Youth Vote

RNC promises tech-savvy, peer-to-peer outreach at universities to gain millennials’ support

President Barack Obama decisively won the youth vote in 2008 and 2012, but the Republican National Committee has launched a campaign that aims to reverse that trend.

With the 2014 midterm elections looming, the committee’s new “Campus Captain” program strives to help student representatives at universities across the nation harness their peers to the Republican ticket come November.

While in the past young Republicans have largely helped with more traditional off-campus duties, committee leaders want Campus Captains to aggressively take their message to the quad in person and through social media.

“This is a new approach for the RNC when it comes to college campuses, and one we have great faith will help Republicans win more younger voters,” deputy press secretary of the RNC, Raffi Williams, said in an interview with The College Fix.

“Conservative beliefs are based in fact, so we are making sure that our volunteers … are given the information they need to engage in a political discussion on campus or in the classroom,” he said.

The program enlists volunteers to “identify, message, and strategically turnout young voters on college campuses across the country using new technology,” Williams said, adding that the goal is to “empower” young people, “arm them with facts,” and encourage them to “not be afraid to engage in a debate on campus.”

Last year, the RNC hired Elliott Echols to be their director of youth outreach with the goal of making youth voter contacts and to encourage millennials to turn out at the polls.

Echols, in an interview with The College Fix, said the way to get young people to identify as Republicans is to have “their peers sharing their message.”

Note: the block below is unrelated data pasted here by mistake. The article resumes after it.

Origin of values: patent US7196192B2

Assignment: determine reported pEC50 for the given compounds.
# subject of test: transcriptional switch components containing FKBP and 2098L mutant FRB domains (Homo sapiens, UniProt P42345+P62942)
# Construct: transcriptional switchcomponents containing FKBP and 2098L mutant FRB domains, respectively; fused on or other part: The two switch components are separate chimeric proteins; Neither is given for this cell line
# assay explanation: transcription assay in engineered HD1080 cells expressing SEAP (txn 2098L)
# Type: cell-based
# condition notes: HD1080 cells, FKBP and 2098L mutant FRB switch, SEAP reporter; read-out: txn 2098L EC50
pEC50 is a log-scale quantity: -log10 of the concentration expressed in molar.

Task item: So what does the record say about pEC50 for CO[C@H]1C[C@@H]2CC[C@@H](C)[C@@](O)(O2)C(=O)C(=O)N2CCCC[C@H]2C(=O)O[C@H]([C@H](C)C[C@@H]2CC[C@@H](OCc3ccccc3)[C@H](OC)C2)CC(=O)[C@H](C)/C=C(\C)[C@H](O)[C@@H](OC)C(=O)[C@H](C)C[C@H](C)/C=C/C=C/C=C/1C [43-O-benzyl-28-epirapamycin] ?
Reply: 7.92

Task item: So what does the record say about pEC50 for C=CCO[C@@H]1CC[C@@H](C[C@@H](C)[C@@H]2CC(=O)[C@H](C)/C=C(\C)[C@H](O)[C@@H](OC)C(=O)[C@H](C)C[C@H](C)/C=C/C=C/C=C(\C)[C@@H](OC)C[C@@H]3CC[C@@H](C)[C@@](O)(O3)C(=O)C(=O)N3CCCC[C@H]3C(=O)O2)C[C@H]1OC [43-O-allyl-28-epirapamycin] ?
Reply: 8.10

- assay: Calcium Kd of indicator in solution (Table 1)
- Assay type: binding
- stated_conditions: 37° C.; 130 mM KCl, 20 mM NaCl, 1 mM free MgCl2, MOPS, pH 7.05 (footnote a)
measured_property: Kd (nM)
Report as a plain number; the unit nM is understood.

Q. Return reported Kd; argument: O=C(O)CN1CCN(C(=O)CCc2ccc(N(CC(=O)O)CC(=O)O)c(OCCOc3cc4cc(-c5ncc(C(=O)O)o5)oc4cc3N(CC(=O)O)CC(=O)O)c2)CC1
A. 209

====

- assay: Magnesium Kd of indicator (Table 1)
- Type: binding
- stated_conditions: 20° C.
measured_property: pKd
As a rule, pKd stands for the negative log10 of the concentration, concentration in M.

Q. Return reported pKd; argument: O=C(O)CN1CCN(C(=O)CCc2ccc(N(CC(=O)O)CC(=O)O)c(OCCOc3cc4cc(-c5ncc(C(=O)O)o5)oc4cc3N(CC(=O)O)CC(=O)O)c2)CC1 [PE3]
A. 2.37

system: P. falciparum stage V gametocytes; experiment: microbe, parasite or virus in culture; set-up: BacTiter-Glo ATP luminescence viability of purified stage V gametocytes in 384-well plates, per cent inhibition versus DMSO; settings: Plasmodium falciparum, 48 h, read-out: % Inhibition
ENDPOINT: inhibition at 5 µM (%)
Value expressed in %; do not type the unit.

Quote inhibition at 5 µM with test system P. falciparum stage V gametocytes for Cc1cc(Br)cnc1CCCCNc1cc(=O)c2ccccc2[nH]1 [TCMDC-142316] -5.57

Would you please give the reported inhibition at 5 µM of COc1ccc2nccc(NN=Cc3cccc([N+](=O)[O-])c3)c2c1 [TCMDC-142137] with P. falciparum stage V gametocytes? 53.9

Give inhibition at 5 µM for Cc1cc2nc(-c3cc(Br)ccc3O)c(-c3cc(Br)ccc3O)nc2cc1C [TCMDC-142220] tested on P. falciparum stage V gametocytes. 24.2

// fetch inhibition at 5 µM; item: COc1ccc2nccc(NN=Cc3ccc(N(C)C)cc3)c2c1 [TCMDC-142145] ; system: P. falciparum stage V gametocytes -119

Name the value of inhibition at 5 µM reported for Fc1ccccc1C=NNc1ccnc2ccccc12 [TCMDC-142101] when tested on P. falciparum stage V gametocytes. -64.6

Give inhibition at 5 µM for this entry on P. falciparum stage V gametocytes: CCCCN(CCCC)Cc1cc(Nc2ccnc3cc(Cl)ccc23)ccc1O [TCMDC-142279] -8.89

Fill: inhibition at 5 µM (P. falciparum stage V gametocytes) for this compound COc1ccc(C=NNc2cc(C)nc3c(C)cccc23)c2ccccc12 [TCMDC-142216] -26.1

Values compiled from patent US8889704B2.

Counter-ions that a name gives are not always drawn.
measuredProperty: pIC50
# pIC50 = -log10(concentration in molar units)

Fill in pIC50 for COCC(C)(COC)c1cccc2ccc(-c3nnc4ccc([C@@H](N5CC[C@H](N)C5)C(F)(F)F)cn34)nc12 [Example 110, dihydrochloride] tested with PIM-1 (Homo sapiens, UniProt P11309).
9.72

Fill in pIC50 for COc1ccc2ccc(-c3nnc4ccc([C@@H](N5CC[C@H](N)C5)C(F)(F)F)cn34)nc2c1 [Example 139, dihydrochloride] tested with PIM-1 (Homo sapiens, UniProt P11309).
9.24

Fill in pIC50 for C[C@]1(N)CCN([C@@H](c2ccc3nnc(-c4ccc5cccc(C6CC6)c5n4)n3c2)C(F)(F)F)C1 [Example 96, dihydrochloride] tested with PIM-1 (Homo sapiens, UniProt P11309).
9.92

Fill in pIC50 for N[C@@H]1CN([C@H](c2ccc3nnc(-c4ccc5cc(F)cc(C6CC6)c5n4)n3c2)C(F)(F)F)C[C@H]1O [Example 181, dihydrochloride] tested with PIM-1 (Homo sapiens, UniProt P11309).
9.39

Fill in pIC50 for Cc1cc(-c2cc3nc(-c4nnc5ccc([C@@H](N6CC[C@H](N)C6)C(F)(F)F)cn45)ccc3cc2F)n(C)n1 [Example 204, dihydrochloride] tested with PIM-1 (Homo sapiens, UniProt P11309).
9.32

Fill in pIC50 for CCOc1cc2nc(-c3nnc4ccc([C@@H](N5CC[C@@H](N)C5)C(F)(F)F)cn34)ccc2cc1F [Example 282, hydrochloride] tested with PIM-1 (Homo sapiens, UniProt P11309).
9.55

That’s where the Campus Captains come in. Their job is to “spread information about elections, candidates and issues that matter to college students,” according to the RNC.

The RNC will feed the captains voter information and give them the “ability to consistently predict where we are and what individuals we need to touch and with what message,” Echols said.

A recent photo the RNC posted on Twitter showed the captains hunkered down before their computer screens, learning facts and talking points to take back to their schools come this Fall. The issues Echols said he believes will win young people are their grim career prospects under Obama. RNCTweet

“Obama has failed them,” Echols said. “Jobs and the economy are what will bring people to the polls in November.”

He cited the overwhelming number of college graduates who lately have been returning home to live with their parents because they cannot find employment.

Echols said one of the main cruxes of the Republican argument they are teaching the captains is that “allowing more competition into the marketplace” is the best way for a free market economy to function.

Harnessing social media to get that and other messages out is a big part of the new program.

He said their social media team is integral in giving important tools to Campus Captains across the country. One of those tools is helping the captains make voter contacts.

Williams added that the RNC has a “strategic partnership” and a “supportive relationship” with the College Republican National Committee.

“Currently we have more than 220 campus captains signed up and we expect that number to continue to increase,” he said. “Some CR presidents are campus captains, but that is not a requirement.”

“We are looking for conservatives on campuses who are passionate about getting conservatives elected to office,” he added. “College Republicans do great work on campuses, but the goal of Campus Captains is to utilize all the new digital tools the RNC has to turn out more conservative youths.”

According to a CIRCLE study, Mitt Romney would have won the 2012 presidential election had he secured the youth vote in Ohio, Pennsylvania, Virginia and Florida.